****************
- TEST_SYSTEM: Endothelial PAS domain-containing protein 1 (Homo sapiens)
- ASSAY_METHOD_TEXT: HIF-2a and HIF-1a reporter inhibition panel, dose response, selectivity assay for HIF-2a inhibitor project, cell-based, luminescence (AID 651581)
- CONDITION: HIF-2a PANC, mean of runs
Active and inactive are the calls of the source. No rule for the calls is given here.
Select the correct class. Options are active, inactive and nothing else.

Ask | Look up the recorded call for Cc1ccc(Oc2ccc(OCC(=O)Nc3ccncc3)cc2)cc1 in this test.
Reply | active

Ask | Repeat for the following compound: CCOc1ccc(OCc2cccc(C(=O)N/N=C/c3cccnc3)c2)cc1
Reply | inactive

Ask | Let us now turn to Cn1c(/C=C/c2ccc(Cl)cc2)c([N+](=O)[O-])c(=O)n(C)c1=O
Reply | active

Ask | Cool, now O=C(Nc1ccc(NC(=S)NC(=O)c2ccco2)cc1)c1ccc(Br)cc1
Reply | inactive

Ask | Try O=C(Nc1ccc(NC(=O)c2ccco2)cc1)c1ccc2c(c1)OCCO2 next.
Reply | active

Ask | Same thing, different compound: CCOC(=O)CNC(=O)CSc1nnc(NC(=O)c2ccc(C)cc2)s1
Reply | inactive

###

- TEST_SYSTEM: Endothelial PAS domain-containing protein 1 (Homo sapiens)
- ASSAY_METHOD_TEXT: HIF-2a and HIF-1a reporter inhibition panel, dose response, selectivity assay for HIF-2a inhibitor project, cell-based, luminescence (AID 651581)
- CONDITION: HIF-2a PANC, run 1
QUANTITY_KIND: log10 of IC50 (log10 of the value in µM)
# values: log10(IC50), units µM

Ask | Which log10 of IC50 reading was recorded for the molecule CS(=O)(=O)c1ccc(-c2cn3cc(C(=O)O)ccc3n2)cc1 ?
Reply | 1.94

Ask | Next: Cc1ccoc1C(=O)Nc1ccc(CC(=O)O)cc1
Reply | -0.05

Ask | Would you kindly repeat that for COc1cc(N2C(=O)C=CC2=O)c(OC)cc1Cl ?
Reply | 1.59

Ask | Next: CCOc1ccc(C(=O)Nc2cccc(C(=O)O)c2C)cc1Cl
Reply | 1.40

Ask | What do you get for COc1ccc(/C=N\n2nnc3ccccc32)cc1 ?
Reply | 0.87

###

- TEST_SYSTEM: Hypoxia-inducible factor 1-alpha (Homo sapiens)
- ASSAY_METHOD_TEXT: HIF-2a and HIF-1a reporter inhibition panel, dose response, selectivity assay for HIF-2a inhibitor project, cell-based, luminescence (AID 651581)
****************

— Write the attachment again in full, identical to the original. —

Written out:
- TEST_SYSTEM: Endothelial PAS domain-containing protein 1 (Homo sapiens)
- ASSAY_METHOD_TEXT: HIF-2a and HIF-1a reporter inhibition panel, dose response, selectivity assay for HIF-2a inhibitor project, cell-based, luminescence (AID 651581)
- CONDITION: HIF-2a PANC, mean of runs
Active and inactive are the calls of the source. No rule for the calls is given here.
Select the correct class. Options are active, inactive and nothing else.

Ask | Look up the recorded call for Cc1ccc(Oc2ccc(OCC(=O)Nc3ccncc3)cc2)cc1 in this test.
Reply | active

Ask | Repeat for the following compound: CCOc1ccc(OCc2cccc(C(=O)N/N=C/c3cccnc3)c2)cc1
Reply | inactive

Ask | Let us now turn to Cn1c(/C=C/c2ccc(Cl)cc2)c([N+](=O)[O-])c(=O)n(C)c1=O
Reply | active

Ask | Cool, now O=C(Nc1ccc(NC(=S)NC(=O)c2ccco2)cc1)c1ccc(Br)cc1
Reply | inactive

Ask | Try O=C(Nc1ccc(NC(=O)c2ccco2)cc1)c1ccc2c(c1)OCCO2 next.
Reply | active

Ask | Same thing, different compound: CCOC(=O)CNC(=O)CSc1nnc(NC(=O)c2ccc(C)cc2)s1
Reply | inactive

###

- TEST_SYSTEM: Endothelial PAS domain-containing protein 1 (Homo sapiens)
- ASSAY_METHOD_TEXT: HIF-2a and HIF-1a reporter inhibition panel, dose response, selectivity assay for HIF-2a inhibitor project, cell-based, luminescence (AID 651581)
- CONDITION: HIF-2a PANC, run 1
QUANTITY_KIND: log10 of IC50 (log10 of the value in µM)
# values: log10(IC50), units µM

Ask | Which log10 of IC50 reading was recorded for the molecule CS(=O)(=O)c1ccc(-c2cn3cc(C(=O)O)ccc3n2)cc1 ?
Reply | 1.94

Ask | Next: Cc1ccoc1C(=O)Nc1ccc(CC(=O)O)cc1
Reply | -0.05

Ask | Would you kindly repeat that for COc1cc(N2C(=O)C=CC2=O)c(OC)cc1Cl ?
Reply | 1.59

Ask | Next: CCOc1ccc(C(=O)Nc2cccc(C(=O)O)c2C)cc1Cl
Reply | 1.40

Ask | What do you get for COc1ccc(/C=N\n2nnc3ccccc32)cc1 ?
Reply | 0.87

###

- TEST_SYSTEM: Hypoxia-inducible factor 1-alpha (Homo sapiens)
- ASSAY_METHOD_TEXT: HIF-2a and HIF-1a reporter inhibition panel, dose response, selectivity assay for HIF-2a inhibitor project, cell-based, luminescence (AID 651581)